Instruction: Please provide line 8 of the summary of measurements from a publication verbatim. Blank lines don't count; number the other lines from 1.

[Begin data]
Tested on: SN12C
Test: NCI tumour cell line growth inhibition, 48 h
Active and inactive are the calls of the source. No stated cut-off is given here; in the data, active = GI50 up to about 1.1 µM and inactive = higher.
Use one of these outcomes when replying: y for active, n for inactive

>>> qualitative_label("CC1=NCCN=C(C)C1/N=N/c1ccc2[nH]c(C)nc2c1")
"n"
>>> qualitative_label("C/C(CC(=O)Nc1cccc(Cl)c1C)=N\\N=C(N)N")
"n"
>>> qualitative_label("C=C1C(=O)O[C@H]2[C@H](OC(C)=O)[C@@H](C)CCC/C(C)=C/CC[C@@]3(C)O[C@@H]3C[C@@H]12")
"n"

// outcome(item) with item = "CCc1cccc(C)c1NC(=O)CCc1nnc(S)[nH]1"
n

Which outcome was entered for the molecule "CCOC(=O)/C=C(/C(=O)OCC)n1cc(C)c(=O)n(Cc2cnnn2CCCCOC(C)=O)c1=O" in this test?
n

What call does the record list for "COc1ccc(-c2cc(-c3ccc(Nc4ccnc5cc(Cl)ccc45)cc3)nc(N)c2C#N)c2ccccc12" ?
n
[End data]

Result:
"n"